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  Cognitive screening in patients with intracranial tumors: Validation of the BCSE

Becker, J., Steinmann, E., Könemann, M., Gabske, S., Mehdorn, H. M., Synowitz, M., et al. (2016). Cognitive screening in patients with intracranial tumors: Validation of the BCSE. Journal of Neuro-Oncology, 127(3), 559-567. doi:10.1007/s11060-016-2064-6.

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Item Permalink: http://hdl.handle.net/11858/00-001M-0000-0029-AA56-3 Version Permalink: http://hdl.handle.net/21.11116/0000-0003-1DAC-C
Genre: Journal Article

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 Creators:
Becker, Juliane1, Author
Steinmann, Elisabeth1, Author
Könemann, Maria1, Author
Gabske, Sonja1, Author
Mehdorn, Hubertus Maximilian1, Author
Synowitz, Michael 1, Author
Hartwigsen, Gesa2, 3, Author              
Goebel, Simone1, Author
Affiliations:
1Department of Neurosurgery, University Hospital of Schleswig-Holstein, Kiel, Germany, ou_persistent22              
2Department of Psychology, Christian Albrecht University Kiel, Germany, ou_persistent22              
3Department Neuropsychology, MPI for Human Cognitive and Brain Sciences, Max Planck Society, ou_634551              

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Free keywords: Screening instrument; Neuropsychological diagnostic; Intracranial tumor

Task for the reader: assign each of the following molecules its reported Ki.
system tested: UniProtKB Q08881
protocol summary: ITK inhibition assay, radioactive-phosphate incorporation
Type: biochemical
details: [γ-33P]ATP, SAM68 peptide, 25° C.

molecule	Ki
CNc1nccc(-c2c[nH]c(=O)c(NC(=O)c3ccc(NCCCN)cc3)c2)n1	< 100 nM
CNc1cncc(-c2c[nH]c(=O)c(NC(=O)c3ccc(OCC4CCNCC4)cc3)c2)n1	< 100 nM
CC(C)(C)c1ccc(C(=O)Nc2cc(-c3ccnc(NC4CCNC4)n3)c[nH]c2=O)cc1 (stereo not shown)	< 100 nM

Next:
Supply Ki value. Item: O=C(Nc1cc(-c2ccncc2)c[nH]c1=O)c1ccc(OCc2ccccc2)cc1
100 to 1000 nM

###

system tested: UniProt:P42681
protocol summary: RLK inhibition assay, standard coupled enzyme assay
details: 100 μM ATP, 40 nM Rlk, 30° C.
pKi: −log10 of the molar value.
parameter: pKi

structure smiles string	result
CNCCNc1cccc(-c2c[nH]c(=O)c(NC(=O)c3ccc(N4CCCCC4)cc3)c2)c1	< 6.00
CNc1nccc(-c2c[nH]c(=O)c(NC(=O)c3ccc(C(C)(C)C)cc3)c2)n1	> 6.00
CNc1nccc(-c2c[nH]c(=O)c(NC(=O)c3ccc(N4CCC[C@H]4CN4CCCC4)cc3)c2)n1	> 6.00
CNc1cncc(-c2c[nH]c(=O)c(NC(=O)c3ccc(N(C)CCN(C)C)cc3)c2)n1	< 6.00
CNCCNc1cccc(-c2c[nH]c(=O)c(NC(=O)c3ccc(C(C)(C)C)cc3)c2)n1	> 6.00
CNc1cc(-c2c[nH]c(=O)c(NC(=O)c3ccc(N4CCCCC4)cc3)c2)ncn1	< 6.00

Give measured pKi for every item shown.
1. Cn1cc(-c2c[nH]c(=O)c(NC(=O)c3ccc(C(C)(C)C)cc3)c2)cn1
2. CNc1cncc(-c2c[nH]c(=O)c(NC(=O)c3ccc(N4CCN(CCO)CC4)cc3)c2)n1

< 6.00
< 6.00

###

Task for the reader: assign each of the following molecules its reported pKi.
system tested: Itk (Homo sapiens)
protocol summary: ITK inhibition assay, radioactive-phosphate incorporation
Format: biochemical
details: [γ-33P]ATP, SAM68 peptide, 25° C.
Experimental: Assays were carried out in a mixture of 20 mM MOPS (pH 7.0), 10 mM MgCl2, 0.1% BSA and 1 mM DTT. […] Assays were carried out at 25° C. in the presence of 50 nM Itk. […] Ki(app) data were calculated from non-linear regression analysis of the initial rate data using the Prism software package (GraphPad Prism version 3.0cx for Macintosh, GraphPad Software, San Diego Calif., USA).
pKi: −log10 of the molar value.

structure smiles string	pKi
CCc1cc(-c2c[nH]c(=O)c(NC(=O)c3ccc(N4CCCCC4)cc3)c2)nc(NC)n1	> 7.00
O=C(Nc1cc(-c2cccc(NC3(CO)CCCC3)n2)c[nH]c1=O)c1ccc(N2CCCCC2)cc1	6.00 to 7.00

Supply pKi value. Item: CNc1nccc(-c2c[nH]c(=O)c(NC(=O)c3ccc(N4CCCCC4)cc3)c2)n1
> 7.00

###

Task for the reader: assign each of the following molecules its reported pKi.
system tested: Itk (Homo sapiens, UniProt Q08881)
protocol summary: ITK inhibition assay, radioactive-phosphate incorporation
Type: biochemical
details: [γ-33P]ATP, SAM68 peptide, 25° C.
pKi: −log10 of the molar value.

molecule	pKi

Abstract: This study presents the first validation of the Brief Cognitive Status Exam (BCSE) against two other screening tools for cognitive impairment in patients with intracranial tumors. 58 patients and 22 matched healthy controls completed the BCSE, the Mini Mental State Examination (MMSE) and the Montreal Cognitive Assessment (MoCA). Patients were additionally tested with a comprehensive neuropsychological battery. Based on this assessment, they were classified as cognitively impaired or unimpaired on five cognitive domains. Analyses revealed a comparable feasibility of the BCSE relative to the MoCA and the MMSE, but a smaller range of assessed functions (e.g., no correlation with the domain visual-spatial functions). The ability to separate patients and healthy controls was extremely poor for BCSE and MMSE (sensitivity of 38.6 % and less), but moderate for MoCA (sensitivity 68.97 %). Detection of cognitive impairment in patients was worst with BCSE (sensitivity 37 %; MoCA 92.9 %, MMSE 44.4 %) as compared to neuropsychological testing. Moreover, prediction of cognitive outcome was also worst for the BCSE (AUC = .713, NPV = 50 %). An optimal cut-off of 50.5 increased the results slightly. In summary, the BCSE showed good feasibility but no sufficient results in separating healthy individuals from patients or detecting cognitive impairment in patients. Consequently, as a screening measure, we would recommend the MoCA instead of the BCSE. However, since even the MoCA failed to detect cognitive impairment, our study supports the view that reliable results could only be obtained with a comprehensive neuropsychological battery.

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Language(s): eng - English
 Dates: 2015-09-162016-01-222016-02-012016-05
 Publication Status: Published in print
 Pages: -
 Publishing info: -
 Table of Contents: -
 Rev. Method: Peer
 Identifiers: DOI: 10.1007/s11060-016-2064-6
PMID: 26830092
Other: Epub 2016
 Degree: -

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Title: Journal of Neuro-Oncology
  Other : J. Neuro-Oncol.
Source Genre: Journal
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Publ. Info: -
Pages: - Volume / Issue: 127 (3) Sequence Number: - Start / End Page: 559 - 567 Identifier: ISSN: 0167-594X
CoNE: /journals/resource/954925483657